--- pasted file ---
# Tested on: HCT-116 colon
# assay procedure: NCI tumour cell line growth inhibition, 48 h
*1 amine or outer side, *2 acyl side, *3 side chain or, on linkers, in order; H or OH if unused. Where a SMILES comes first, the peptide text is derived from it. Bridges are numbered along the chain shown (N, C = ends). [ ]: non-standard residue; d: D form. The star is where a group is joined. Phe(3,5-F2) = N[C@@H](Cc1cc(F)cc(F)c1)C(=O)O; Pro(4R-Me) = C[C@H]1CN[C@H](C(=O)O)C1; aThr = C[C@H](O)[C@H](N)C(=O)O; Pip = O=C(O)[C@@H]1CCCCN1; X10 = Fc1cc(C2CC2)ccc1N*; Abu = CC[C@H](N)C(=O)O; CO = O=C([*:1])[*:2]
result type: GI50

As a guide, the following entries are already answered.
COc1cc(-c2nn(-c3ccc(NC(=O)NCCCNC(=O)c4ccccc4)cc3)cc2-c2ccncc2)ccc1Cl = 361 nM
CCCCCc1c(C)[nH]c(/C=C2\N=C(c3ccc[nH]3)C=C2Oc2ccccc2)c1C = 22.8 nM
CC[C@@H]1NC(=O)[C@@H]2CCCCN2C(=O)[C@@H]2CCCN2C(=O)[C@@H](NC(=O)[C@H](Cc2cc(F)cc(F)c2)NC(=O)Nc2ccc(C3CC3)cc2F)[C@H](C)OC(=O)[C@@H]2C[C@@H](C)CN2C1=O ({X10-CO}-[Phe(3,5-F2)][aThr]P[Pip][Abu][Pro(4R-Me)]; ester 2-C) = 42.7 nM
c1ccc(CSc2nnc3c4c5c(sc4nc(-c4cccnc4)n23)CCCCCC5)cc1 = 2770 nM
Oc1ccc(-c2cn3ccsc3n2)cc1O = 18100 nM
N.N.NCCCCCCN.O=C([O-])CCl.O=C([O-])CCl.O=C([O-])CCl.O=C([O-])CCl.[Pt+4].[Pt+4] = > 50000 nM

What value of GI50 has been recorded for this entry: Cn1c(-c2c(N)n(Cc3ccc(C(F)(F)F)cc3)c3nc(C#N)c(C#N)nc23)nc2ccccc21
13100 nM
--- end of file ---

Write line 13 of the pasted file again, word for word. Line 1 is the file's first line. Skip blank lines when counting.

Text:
13100 nM